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This article in SSSAJ

  1. Vol. 70 No. 3, p. 770-777
     
    Received: Mar 24, 2005
    Published: May, 2006


    * Corresponding author(s): dijkstra@ucsc.edu
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doi:10.2136/sssaj2005.0088

Soil Processes Affected by Sixteen Grassland Species Grown under Different Environmental Conditions

  1. Feike A. Dijkstra *a,
  2. Sarah E. Hobbiea and
  3. Peter B. Reichb
  1. a Dep. of Ecology, Evolution, and Behavior, Univ. of Minnesota, St. Paul, MN 55108, USA
    b Dep. of Forest Resources, Univ. of Minnesota, St. Paul, MN 55108, USA; F.A. Dijkstra, current address: Dep. of Environmental Studies, Univ. of California, 1156 High St., Santa Cruz, CA 95064, USA

Abstract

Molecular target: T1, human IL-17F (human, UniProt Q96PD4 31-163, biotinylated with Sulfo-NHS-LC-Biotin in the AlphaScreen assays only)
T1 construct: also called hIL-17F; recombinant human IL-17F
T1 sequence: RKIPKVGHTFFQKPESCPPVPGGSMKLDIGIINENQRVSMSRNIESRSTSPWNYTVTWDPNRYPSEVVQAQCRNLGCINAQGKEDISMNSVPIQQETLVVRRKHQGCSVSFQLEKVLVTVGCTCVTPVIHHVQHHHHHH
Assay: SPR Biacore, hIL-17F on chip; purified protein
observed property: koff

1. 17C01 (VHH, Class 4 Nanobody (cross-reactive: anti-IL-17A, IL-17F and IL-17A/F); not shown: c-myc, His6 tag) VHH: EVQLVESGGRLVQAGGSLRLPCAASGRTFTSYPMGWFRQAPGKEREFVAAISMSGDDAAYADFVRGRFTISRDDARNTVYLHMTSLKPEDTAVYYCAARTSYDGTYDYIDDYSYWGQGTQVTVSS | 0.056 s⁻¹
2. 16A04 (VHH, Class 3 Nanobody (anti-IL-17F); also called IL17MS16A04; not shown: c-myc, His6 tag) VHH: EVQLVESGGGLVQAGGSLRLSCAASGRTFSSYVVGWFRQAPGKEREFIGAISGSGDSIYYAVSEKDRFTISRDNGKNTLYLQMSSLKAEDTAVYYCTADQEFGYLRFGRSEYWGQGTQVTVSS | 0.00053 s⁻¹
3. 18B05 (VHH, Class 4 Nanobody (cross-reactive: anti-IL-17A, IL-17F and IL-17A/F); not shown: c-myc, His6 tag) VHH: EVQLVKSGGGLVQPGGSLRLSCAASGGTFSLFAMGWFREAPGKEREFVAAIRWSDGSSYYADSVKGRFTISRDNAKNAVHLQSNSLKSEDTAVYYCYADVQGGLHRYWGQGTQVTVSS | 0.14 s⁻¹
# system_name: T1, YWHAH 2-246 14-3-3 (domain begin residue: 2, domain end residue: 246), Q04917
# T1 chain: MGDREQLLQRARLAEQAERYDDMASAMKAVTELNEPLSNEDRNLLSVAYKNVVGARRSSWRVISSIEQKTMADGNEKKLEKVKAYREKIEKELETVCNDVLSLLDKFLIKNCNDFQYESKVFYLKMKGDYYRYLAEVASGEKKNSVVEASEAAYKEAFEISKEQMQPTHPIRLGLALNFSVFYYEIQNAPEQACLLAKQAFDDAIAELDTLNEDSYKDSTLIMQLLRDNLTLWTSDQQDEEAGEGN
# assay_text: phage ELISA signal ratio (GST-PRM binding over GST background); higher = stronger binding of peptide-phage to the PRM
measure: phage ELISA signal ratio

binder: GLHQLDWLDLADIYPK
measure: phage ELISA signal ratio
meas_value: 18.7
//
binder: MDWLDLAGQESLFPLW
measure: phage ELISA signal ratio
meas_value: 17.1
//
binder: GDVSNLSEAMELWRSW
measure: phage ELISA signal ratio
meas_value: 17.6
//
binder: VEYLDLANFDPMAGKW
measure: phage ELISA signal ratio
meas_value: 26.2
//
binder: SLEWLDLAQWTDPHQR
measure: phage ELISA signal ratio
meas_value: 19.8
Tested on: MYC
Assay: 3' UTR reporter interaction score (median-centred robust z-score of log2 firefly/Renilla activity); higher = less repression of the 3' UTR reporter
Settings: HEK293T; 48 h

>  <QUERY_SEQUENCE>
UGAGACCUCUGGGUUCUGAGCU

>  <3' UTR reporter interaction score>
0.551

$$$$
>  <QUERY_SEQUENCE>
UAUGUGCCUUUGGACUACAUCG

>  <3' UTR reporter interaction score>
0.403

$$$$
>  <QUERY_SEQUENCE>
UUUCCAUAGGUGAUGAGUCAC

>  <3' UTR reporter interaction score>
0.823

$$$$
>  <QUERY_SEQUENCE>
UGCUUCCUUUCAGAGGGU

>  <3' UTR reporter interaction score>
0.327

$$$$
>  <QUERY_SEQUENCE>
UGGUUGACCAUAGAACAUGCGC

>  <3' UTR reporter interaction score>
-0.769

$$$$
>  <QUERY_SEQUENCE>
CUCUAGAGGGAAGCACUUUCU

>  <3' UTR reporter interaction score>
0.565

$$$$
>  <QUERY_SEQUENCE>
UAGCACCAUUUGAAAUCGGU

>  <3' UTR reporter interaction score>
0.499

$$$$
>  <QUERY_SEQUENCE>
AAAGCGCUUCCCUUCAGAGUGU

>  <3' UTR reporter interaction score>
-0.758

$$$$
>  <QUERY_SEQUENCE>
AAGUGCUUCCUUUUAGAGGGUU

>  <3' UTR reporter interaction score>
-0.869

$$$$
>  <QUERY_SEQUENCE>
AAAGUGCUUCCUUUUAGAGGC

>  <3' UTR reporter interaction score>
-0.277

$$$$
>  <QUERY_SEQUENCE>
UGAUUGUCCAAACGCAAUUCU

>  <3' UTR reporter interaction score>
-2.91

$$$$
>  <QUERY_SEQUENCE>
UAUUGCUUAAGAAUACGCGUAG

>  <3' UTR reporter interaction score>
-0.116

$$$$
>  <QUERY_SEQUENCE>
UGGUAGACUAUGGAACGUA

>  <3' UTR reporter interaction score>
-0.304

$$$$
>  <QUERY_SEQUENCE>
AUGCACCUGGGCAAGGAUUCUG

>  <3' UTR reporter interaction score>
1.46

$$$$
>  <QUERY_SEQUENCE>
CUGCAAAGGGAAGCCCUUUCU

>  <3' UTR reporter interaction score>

Plant species, and their interactions with the environment, determine both the quantity and chemistry of organic matter inputs to soils. Indeed, countless studies have linked the quality of organic matter inputs to litter decomposition rates. However, few studies have examined how variation in the quantity and chemistry of plant inputs, caused by either interspecific differences or changing environmental conditions, influences the dynamics of soil organic matter. We studied the effects of 16 grassland species from 4 functional groups (C3 and C4 grasses, forbs, and legumes) growing under ambient and elevated CO2 (560 ppm) and N inputs (4 g m−2 yr−1) on soil carbon (C) and nitrogen (N) dynamics after 4 yr in a grassland monoculture experiment in Minnesota, USA. Specifically, we related soil C and N dynamics to variation among species and their responses to the CO2 and N treatments in plant biomass and chemistry of roots, the dominant detrital input in the system. The 16 species caused much larger variation in plant litter inputs and chemistry, as well as soil C and N dynamics, than the CO2 and N treatment. Not surprising, variation in the quantity of plant inputs to soils contributed to up to a two-fold variation in microbial biomass and amount of respired nonlabile soil C. Root N concentration (across species and CO2 and N treatments) was significantly negatively related to decomposition of nonlabile soil C and positively related to net N mineralization. Greater labile C inputs decreased rates of net N mineralization, likely because of greater N immobilization. Thus, of the traits examined, plant productivity, tissue N concentration, and labile C production such as from rhizodeposition were most important in causing variation in soil C and N dynamics among species and in response to altered atmospheric CO2 and N supply.

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